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VMware preps Project Serengeti Hadoop virtualizer for biz bods

Certifies various big data munchers to run on ESXi hypervisor

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Hadoop Summit When you are a server virtualization company, as VMware is, there is no workload that you don't think can't – or shouldn't – be abstracted away from its underlying bare metal, and thereby made more malleable and portable. In this regard, Hadoop is just another thing for VMware to wrap itself around - perhaps make a little money on the side, too.

For several years, VMware has been suggesting that Hadoop should not run on bare metal x86 servers. A year ago it stopped talking about it and did something to make it easier, using a set of tools developed under the code name Project Serengeti to speed up the deployment and execution of Hadoop.

Serengeti made its debut last June at Hadoop World, and it took the Spring Java framework, now part of the Pivotal subsidiary jointly owned by EMC and its VMware minion, and used it to corral Hadoop, which is written in Java.

The efficiency benefits of virtualized servers are well known, and widely applied in the corporate data centers of the world these days. Hadoop shops are understandably a bit skeptical about this because CPU utilization is not so much an issue for them as it is for other generic server workloads. Everyone knows that Hadoop is more I/O and storage bound than CPU bound, so driving up CPU utilization may not get Hadoop shops anywhere; in fact, it may upset the balance between disk drives and CPU cores in a Hadoop cluster node.

But, provided the virtualization is done right, and the balance between compute and storage can be maintained, the operational benefits of having a bunch of heavenly elephants chewing on your data instead of physical ones can outweigh any downsides. That's VMware’s sales pitch, anyway.

It is hard to argue that virtualizing an entire Hadoop cluster, with its management, query, and data abstractions tools and various kinds of nodes all wrapped up nicely in virtual machines, is not a desirable thing; they can then be replicated and failed-over, just like any other virty infrastructure. And for developers, Serengeti allows for an entire virtual Hadoop cluster to be installed on a single physical machine for coding and testing, which is useful.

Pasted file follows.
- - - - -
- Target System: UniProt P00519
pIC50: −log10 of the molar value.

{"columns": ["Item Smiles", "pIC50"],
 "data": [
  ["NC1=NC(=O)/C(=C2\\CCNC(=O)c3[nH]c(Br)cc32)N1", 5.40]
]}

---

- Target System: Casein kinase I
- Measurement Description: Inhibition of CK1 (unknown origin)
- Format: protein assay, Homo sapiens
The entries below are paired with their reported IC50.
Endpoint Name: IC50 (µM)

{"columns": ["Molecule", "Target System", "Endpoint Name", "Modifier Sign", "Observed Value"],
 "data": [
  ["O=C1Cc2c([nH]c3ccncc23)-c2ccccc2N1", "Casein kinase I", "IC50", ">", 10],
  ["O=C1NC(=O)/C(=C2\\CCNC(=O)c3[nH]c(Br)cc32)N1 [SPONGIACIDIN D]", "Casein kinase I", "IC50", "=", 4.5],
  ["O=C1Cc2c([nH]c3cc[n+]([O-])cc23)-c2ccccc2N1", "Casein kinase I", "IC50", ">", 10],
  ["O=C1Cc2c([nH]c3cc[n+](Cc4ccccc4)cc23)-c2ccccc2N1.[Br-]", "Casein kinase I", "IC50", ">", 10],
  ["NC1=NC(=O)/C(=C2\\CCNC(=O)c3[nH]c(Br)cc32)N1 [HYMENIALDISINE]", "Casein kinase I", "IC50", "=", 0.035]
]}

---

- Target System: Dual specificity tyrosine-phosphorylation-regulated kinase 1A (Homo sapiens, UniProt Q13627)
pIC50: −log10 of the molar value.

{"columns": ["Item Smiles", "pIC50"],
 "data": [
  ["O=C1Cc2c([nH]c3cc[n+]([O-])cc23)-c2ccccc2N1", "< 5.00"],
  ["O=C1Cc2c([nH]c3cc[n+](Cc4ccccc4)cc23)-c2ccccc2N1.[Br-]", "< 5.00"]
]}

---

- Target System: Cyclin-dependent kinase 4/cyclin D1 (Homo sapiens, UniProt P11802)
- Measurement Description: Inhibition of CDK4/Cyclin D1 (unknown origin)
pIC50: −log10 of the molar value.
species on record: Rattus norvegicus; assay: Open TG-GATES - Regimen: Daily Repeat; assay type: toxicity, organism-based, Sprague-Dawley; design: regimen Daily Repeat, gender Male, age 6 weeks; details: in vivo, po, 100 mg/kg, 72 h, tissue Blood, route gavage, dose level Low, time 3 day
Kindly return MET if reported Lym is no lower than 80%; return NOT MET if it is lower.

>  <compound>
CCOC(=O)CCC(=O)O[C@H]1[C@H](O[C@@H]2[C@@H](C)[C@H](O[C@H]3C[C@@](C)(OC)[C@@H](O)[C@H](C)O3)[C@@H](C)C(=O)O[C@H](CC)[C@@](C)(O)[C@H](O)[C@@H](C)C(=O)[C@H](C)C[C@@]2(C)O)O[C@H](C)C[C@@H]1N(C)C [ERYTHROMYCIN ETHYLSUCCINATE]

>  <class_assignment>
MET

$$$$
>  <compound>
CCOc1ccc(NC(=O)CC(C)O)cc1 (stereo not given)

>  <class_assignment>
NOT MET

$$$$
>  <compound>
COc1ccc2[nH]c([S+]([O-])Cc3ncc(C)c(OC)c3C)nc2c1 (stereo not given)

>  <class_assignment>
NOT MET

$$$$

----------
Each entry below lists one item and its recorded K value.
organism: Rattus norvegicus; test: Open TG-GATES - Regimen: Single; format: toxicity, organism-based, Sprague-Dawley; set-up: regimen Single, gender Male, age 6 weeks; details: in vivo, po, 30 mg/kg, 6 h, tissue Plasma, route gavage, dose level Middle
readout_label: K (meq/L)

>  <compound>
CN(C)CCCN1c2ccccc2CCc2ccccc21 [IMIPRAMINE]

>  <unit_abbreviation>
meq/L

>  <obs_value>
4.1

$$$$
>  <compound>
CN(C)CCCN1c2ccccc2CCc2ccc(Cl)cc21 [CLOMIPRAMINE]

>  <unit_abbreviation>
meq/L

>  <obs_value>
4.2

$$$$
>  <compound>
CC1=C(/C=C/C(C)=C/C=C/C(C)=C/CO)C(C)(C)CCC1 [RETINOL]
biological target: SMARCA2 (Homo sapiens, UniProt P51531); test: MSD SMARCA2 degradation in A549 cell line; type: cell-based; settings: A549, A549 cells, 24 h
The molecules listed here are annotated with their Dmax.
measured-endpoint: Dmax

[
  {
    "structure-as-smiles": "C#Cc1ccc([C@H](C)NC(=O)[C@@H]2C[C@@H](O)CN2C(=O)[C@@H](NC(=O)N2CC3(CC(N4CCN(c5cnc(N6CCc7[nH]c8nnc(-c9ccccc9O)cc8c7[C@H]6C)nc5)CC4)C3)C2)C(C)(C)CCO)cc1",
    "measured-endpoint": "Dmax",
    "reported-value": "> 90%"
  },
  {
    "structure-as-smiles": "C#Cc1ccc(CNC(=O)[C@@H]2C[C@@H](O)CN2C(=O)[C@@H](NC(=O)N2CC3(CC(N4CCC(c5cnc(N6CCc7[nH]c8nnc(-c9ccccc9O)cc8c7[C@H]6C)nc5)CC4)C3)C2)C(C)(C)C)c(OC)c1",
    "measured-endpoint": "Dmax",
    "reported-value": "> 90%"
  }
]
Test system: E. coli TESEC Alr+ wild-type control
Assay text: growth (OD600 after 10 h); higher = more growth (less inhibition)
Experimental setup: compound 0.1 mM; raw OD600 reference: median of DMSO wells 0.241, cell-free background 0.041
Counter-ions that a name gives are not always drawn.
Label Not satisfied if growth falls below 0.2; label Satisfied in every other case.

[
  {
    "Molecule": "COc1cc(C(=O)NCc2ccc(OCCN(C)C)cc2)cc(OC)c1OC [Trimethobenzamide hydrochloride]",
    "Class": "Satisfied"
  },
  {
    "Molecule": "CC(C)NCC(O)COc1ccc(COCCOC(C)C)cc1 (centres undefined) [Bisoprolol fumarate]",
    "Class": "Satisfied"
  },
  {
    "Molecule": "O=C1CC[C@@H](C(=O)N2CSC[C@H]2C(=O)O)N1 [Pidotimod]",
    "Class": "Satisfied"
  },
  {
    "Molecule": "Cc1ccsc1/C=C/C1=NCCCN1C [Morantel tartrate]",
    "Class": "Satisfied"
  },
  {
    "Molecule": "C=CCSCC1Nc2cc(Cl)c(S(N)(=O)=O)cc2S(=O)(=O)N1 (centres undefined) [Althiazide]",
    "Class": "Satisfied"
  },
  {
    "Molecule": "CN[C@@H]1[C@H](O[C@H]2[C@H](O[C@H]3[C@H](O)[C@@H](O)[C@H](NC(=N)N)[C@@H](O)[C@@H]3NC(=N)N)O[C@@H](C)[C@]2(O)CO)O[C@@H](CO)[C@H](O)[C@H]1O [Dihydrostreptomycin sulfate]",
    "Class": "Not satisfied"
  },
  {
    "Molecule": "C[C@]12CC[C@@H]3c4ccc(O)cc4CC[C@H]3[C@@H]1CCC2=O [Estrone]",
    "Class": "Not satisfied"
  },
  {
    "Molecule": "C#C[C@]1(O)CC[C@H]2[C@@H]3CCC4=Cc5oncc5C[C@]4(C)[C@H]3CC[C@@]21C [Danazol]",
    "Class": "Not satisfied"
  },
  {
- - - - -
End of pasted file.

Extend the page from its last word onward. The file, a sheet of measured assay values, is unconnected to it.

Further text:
Roaming the Serengeti

Perhaps more importantly, by virtualizing Hadoop, you can bring that workload, which is largely siloed at companies today, into the same virtualized server pool that web, application, and database infrastructure runs atop. One neat application of a virtualized Hadoop cluster, which El Reg discussed last fall, would be to have two distinct Task Tracker and JobTracker nodes for two different Hadoop clusters share the same data nodes, interleaving work across a single NameNode.

The NameNode is the key bit of the Hadoop Distributed File System that keeps track of where unstructured data chunks are spread around the cluster; it is akin to a file allocation table in a disk drive, and if you lose a NameNode, you lose your HDFS just like if you lose both FATs you lose your disk drive's data.

So you might, for instance, have virtual cluster one use one set of replicated data on the physical nodes and let virtual cluster two use the other set, and thereby get twice the throughput through the cluster.

Block diagram of Project Serengeti

Block diagram of Project Serengeti

Serengeti doesn't only know how to virtualize and replicate core Hadoop servers, but also is aware of the HBase data warehousing system that rides atop of HDFS. This can configure active and hot standby replicants of HMaster nodes for the data warehouse, and can also scale out HBase RegionalServers once the data warehouse is set up atop HDFS. These features were added to Serengeti back in April with the 0.8.0 release.